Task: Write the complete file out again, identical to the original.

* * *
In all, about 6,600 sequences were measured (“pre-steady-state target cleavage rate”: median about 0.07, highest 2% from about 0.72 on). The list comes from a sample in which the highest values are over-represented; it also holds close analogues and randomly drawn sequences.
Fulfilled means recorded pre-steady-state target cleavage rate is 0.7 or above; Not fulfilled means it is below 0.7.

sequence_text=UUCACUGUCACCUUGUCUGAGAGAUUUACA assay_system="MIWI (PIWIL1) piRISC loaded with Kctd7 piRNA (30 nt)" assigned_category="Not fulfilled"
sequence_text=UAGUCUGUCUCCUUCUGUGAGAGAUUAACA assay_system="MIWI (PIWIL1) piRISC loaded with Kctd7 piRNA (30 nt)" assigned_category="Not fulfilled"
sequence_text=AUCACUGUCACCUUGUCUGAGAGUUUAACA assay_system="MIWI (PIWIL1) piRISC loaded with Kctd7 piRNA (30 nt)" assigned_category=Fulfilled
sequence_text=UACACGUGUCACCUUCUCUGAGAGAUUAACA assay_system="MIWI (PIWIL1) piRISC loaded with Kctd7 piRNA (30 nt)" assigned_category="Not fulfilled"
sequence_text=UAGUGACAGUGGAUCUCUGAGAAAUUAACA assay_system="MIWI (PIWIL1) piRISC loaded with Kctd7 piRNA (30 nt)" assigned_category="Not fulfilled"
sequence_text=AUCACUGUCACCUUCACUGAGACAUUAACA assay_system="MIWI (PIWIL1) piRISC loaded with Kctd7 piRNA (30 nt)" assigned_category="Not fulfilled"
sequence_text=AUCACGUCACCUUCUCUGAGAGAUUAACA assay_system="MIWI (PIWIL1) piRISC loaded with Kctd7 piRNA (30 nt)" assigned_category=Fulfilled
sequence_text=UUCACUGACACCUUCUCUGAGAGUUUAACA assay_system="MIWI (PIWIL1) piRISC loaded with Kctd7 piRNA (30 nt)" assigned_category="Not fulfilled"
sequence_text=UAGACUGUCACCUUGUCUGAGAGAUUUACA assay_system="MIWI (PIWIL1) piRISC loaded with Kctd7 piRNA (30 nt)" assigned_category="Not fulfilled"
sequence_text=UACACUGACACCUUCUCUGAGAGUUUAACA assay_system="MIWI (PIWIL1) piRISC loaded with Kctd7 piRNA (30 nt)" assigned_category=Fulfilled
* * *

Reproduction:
In all, about 6,600 sequences were measured (“pre-steady-state target cleavage rate”: median about 0.07, highest 2% from about 0.72 on). The list comes from a sample in which the highest values are over-represented; it also holds close analogues and randomly drawn sequences.
Fulfilled means recorded pre-steady-state target cleavage rate is 0.7 or above; Not fulfilled means it is below 0.7.

sequence_text=UUCACUGUCACCUUGUCUGAGAGAUUUACA assay_system="MIWI (PIWIL1) piRISC loaded with Kctd7 piRNA (30 nt)" assigned_category="Not fulfilled"
sequence_text=UAGUCUGUCUCCUUCUGUGAGAGAUUAACA assay_system="MIWI (PIWIL1) piRISC loaded with Kctd7 piRNA (30 nt)" assigned_category="Not fulfilled"
sequence_text=AUCACUGUCACCUUGUCUGAGAGUUUAACA assay_system="MIWI (PIWIL1) piRISC loaded with Kctd7 piRNA (30 nt)" assigned_category=Fulfilled
sequence_text=UACACGUGUCACCUUCUCUGAGAGAUUAACA assay_system="MIWI (PIWIL1) piRISC loaded with Kctd7 piRNA (30 nt)" assigned_category="Not fulfilled"
sequence_text=UAGUGACAGUGGAUCUCUGAGAAAUUAACA assay_system="MIWI (PIWIL1) piRISC loaded with Kctd7 piRNA (30 nt)" assigned_category="Not fulfilled"
sequence_text=AUCACUGUCACCUUCACUGAGACAUUAACA assay_system="MIWI (PIWIL1) piRISC loaded with Kctd7 piRNA (30 nt)" assigned_category="Not fulfilled"
sequence_text=AUCACGUCACCUUCUCUGAGAGAUUAACA assay_system="MIWI (PIWIL1) piRISC loaded with Kctd7 piRNA (30 nt)" assigned_category=Fulfilled
sequence_text=UUCACUGACACCUUCUCUGAGAGUUUAACA assay_system="MIWI (PIWIL1) piRISC loaded with Kctd7 piRNA (30 nt)" assigned_category="Not fulfilled"
sequence_text=UAGACUGUCACCUUGUCUGAGAGAUUUACA assay_system="MIWI (PIWIL1) piRISC loaded with Kctd7 piRNA (30 nt)" assigned_category="Not fulfilled"
sequence_text=UACACUGACACCUUCUCUGAGAGUUUAACA assay_system="MIWI (PIWIL1) piRISC loaded with Kctd7 piRNA (30 nt)" assigned_category=Fulfilled